Inventor of the Week Archive
for a different Invention or Inventor
Reading Machine for the Blind
Raymond Kurzweil (1948- ) is one of the world's true pioneers in the field of
human-computer interfacing. Born in Queens, New York in 1948, Kurzweil grew
up in an academic family. His grandmother, for example, was one of the first
women in Europe to earn a PhD in chemistry. His parents were artists — his father
a musician and conductor and his mother a visual artist — who encouraged young
Kurzweil's creativity. At the age of five he began building his own model boats,
cars, and rocket ships. He built a simple computing device when he was 12 and
also learned how to program with the help of his uncle, an engineer at Bell
When Kurzweil was 15, he began his first project involving
pattern recognitionteaching machines how to see and understand patterns
in information. In high school, Kurzweil began corresponding with Marvin
Minsky, an artificial intelligence guru at the Massachusetts
Institute of Technology. Kurzweil chose to attend MIT partially because
of his relationship with Minsky. There he double-majored in computer science
and creative writing.
While he was taking classes, Kurzweil founded a company where
he used a computer to match high school students with colleges. He later sold
his company to Harcourt for $100,000 plus
royalties. In 1970, he completed his BS at MIT and just a few years later he
founded Kurzweil Computer Products,
a software and hardware company. There Kurzweil and his team invented what would
be one of the hallmarks of his entire careerthe Kurzweil Reading Machine,
which included the first CCD ("charge coupled device") flatbed scanner and first
omni-font OCR ("optical character recognition") software. The machine used only
64K of RAM and was able to scan lines of text one at a time. The machine "recognized"
each character as it passed regardless of typestyle; corrected the order of
the characters in its memory; determined the pronunciation of the resultant
words according to pre-programmed phonological rules; and articulated those
words through a speech synthesizer, also created by the company.
The Kurzweil Reading Machine was introduced in 1976: it has
been called the first commercial product to use artificial intelligence technology
successfully. The machine also provided a foundation for all subsequent text-speech
technology, including the automatic speech recognition systems developed by
Kurzweil and his colleagues at Kurzweil
Music Systems with Wonder as musical advisor. Kurzweil and his team set
out to invent a method of capturing and recreating the true sounds and musical
response of acoustic musical instruments such as the grand piano, violin, guitar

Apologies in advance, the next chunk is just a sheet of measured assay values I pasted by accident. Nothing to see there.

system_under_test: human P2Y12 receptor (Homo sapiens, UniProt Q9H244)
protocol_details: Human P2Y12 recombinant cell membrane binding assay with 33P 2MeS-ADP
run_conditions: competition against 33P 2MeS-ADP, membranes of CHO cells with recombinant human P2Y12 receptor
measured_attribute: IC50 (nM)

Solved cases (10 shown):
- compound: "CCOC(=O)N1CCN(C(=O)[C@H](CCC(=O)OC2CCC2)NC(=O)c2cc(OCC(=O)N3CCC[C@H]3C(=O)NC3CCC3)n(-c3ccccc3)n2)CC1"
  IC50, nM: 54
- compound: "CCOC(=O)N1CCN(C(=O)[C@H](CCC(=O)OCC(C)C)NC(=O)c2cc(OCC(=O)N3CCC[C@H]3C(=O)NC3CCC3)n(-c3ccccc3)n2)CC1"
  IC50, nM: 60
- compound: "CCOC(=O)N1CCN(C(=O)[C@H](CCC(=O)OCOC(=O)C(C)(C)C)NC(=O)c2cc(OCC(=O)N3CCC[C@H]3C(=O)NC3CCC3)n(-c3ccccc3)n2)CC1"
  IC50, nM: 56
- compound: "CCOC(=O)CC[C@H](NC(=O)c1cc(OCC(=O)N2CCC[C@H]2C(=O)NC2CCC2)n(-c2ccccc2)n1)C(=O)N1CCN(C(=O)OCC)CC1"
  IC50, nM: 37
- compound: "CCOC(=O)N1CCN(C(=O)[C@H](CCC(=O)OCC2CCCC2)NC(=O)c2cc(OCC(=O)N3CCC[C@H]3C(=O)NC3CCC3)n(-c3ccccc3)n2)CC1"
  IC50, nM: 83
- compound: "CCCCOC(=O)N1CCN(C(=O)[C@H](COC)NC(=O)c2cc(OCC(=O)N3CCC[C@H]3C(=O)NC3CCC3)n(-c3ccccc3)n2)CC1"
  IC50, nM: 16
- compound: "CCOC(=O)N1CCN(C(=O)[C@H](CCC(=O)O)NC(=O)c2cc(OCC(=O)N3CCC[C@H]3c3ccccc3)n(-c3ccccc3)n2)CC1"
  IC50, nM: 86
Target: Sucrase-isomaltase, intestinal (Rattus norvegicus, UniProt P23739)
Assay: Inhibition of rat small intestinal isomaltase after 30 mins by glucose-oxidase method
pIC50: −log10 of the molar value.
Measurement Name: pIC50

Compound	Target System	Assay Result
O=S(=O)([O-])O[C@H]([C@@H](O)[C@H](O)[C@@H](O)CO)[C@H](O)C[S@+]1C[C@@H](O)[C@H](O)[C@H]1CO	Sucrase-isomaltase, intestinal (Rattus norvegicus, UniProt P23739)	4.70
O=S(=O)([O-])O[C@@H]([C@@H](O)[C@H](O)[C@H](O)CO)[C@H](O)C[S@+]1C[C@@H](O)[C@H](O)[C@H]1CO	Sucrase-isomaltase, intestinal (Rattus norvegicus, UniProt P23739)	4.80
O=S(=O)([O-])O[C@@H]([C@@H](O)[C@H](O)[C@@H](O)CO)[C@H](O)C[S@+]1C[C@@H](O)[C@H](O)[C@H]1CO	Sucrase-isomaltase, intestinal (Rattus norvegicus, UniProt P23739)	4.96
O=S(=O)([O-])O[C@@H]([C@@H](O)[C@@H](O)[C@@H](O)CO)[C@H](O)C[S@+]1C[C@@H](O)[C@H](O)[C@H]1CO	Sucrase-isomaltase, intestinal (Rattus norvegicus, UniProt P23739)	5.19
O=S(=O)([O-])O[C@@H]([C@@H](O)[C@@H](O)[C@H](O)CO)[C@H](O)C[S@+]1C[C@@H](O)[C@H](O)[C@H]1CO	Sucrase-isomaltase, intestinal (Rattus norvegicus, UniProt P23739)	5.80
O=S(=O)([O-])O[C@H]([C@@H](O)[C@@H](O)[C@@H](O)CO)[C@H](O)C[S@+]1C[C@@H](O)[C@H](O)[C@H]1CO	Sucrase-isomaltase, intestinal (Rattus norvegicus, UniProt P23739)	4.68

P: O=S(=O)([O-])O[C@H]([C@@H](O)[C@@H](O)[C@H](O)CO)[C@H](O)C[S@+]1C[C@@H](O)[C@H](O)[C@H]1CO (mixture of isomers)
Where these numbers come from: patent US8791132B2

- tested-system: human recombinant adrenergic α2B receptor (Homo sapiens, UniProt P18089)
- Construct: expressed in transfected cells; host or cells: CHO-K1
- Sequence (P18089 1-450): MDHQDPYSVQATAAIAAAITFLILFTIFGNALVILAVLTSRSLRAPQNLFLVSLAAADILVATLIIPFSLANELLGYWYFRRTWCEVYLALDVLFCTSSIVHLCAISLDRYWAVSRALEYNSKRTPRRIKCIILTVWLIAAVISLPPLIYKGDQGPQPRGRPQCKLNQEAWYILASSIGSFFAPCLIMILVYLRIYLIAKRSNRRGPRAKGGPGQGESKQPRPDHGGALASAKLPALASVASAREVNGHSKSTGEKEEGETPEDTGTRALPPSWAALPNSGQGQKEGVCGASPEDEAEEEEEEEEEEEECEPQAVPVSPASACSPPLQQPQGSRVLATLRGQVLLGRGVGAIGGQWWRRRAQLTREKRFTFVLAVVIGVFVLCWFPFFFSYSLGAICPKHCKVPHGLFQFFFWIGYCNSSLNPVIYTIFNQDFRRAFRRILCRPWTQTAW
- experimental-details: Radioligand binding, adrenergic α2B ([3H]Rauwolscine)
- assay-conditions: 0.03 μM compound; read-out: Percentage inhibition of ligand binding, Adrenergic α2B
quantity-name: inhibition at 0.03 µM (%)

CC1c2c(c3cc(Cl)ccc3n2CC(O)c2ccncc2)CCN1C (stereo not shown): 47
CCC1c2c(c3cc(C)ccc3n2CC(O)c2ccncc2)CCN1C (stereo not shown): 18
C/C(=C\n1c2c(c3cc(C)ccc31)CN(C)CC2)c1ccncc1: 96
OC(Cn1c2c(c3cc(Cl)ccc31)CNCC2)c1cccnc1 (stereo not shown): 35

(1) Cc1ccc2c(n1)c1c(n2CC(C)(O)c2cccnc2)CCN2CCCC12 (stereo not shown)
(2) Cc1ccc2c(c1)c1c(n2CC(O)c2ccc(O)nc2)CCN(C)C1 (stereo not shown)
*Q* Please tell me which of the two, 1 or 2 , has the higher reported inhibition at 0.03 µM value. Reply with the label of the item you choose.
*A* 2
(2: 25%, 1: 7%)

and drums. The team created the K250 keyboard synthesizer in 1983, the first
electronic instrument to reproduce successfully the sounds of acoustic instruments.
Kurzweil sold Kurzweil Music Systems to Young Chang, a large Korean musical
instrument company, in 1990.
Kurzweil has won a number of awards for his work, including
the 2001 $500,000 Lemelson-MIT
Prize, as well as the 1999 National
Medal of Technology from President Clinton and Design
News' Engineer of the Year award in 1990. He has been awarded 11 honorary
doctorates and has received awards from 3 U.S. Presidents. He also wrote the
award-winning book, "The Age of Intelligent Machines" in 1990, which was accompanied
by an award-winning documentary film, and "The Age of Spiritual Machines" in
1999, which achieved #1 status in the category of science on Amazon.
Today, in 2001, Kurzweil serves as founder and president of
Kurzweil Technologies in Wellesley Hills, Mass. There, he is working on his
Accelerating Intelligence Network,
a Web-based subsidiary of Kurzweil Technologies that showcases ideas of leading
technologists. Among other creations, Kurzweil developed "Ramona", a photo-realistic,
interactive lifelike avatar (virtual personality) that guides users through
the KurzweilAI.net site.
His company's work also includes a joint venture with the
American Board of Family Practice called the Medical
Learning Company (MLC). MLC is the developer of FamilyPractice.com,
a comprehensive online resource for family practice physicians which has also
developed a virtual patient for use in medical training. Kurzweil Technologies'
Kurzweil CyberArt Technologies
division develops and markets artificially intelligent software with a creative
bent, including Ray Kurzweil's Cybernetic Poet which helps users write poetry
and song lyrics, and AARON, a "cybernetic" artist. Finally, Kurzweil's FatKat,
Inc. is currently developing pattern recognition-based technology to make
stock market investment decisions.